Manipulating cell fate in the cochlea: A feasible therapy for hearing loss

Masato Fujioka, Hideyuki Okano, Albert S.B. Edge

Research output: Contribution to journalReview articlepeer-review

23 Citations (Scopus)


Mammalian auditory hair cells do not spontaneously regenerate, unlike hair cells in lower vertebrates, including fish and birds. In mammals, hearing loss due to the loss of hair cells is permanent and intractable. Recent studies in the mouse have demonstrated spontaneous hair cell regeneration during a short postnatal period, but this regenerative capacity is lost in the adult cochlea. Reduced regeneration coincides with a transition that results in a decreased pool of progenitor cells in the cochlear sensory epithelium. Here, we review the signaling cascades involved in hair cell formation and morphogenesis of the organ of Corti in developing mammals, the changing status of progenitor cells in the cochlea, and the regeneration of auditory hair cells in adult mammals.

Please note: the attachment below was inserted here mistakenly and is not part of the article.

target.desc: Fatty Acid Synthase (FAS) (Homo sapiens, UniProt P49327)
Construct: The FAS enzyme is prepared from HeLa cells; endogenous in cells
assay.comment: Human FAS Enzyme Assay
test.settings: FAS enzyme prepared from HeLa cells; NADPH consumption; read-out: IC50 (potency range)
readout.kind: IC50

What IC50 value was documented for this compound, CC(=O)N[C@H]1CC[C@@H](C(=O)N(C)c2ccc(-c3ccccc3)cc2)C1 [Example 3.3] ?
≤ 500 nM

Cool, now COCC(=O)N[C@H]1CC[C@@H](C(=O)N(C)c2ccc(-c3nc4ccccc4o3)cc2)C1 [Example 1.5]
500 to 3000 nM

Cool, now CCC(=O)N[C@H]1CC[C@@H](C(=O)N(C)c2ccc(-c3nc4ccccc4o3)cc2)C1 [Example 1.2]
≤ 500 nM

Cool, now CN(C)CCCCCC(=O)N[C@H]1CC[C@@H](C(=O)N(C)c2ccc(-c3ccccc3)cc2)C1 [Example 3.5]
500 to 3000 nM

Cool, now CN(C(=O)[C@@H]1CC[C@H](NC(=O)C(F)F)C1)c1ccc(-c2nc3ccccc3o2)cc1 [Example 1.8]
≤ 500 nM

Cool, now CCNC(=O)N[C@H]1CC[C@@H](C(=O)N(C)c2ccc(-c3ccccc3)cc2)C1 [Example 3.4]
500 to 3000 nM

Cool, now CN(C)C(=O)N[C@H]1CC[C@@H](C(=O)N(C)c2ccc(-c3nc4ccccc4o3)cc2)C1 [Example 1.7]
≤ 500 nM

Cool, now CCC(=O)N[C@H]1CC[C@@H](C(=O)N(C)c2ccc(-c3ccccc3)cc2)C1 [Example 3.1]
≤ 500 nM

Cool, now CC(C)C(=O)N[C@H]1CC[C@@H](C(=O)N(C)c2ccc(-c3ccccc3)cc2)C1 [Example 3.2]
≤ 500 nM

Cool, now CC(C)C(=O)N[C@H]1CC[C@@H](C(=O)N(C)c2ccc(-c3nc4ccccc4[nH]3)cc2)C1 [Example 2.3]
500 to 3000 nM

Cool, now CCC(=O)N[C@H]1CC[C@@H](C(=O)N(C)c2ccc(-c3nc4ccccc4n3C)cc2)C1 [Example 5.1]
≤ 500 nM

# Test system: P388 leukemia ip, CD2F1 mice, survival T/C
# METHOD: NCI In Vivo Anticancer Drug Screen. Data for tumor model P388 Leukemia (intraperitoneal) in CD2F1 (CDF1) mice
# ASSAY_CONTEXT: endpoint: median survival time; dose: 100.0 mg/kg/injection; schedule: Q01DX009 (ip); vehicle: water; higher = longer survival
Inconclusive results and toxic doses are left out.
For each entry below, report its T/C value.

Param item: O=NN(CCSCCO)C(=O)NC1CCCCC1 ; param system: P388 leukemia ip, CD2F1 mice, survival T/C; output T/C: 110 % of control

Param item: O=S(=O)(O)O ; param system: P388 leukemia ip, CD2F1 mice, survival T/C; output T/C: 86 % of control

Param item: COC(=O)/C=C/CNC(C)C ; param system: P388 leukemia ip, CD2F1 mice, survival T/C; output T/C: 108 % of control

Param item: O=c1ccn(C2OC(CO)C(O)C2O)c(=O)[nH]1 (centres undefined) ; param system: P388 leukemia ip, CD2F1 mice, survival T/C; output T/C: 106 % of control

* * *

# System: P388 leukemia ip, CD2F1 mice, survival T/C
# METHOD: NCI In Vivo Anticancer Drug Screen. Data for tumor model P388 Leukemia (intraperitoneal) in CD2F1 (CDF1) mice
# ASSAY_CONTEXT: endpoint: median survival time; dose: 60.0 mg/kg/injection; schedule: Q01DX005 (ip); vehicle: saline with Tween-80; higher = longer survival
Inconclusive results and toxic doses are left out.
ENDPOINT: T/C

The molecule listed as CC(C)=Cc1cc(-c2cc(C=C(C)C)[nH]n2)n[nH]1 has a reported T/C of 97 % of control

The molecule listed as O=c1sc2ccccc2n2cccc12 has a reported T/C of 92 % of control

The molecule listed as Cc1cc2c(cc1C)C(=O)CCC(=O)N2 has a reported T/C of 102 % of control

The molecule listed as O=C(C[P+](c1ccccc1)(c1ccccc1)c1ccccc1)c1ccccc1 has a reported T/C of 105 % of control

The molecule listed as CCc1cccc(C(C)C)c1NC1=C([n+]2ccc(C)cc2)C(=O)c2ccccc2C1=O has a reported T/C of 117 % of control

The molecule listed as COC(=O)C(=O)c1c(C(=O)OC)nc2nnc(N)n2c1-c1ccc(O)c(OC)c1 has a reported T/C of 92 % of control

Original languageEnglish
Pages (from-to)139-144
Number of pages6
JournalTrends in Neurosciences
Issue number3
Publication statusPublished - 2015 Mar 1


  • Cell replacement
  • Hair cells
  • Hearing loss
  • Sensory systems

ASJC Scopus subject areas

  • General Neuroscience


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